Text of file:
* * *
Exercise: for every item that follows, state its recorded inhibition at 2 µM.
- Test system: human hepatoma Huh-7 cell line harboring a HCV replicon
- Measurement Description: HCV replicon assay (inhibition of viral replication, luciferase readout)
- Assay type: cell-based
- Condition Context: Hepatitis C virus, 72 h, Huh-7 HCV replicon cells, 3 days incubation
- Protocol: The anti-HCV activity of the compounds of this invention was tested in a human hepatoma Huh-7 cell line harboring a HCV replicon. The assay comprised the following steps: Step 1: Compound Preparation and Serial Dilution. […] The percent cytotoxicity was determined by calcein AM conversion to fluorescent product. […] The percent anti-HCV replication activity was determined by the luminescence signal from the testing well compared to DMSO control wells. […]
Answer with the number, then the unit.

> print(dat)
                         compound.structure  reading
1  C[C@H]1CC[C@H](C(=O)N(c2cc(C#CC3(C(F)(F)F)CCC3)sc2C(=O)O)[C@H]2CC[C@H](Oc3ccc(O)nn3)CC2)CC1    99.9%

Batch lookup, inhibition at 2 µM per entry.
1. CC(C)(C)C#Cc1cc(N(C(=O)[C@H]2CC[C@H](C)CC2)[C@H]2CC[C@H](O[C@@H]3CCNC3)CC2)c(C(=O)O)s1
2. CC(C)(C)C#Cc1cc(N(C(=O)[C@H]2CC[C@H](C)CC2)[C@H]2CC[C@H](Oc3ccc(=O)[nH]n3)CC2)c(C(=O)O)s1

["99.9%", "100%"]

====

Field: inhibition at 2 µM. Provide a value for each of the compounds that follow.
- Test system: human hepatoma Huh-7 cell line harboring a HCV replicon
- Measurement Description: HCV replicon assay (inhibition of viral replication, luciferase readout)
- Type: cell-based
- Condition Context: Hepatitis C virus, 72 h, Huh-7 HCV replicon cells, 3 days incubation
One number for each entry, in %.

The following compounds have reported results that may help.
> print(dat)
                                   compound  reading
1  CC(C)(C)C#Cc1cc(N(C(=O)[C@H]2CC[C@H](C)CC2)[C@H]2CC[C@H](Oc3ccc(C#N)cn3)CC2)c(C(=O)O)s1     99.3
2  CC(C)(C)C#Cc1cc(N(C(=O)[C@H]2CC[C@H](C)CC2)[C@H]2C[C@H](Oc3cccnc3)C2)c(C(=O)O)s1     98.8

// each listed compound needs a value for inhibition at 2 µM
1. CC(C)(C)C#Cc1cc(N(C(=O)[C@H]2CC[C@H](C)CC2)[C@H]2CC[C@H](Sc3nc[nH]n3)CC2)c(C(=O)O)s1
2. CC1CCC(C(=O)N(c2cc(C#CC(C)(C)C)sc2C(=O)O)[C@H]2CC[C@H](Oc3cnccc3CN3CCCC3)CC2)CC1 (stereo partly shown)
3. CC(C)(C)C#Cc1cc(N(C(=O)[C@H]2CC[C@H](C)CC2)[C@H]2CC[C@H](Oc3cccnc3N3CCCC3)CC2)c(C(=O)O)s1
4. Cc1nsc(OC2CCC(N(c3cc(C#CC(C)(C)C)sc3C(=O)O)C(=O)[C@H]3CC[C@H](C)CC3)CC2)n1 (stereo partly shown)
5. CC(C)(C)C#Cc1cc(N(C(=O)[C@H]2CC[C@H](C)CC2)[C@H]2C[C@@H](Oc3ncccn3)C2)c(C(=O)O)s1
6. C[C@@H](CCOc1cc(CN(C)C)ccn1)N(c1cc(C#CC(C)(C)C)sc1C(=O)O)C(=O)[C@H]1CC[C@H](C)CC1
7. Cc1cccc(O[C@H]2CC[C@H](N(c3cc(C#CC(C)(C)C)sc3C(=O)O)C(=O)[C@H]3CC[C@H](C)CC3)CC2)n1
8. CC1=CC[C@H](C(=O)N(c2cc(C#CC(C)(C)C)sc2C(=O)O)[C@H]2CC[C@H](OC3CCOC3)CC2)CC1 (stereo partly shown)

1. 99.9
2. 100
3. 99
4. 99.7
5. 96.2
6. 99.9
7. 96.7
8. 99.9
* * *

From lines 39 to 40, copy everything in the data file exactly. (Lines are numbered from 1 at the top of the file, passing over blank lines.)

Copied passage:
4. 99.7
5. 96.2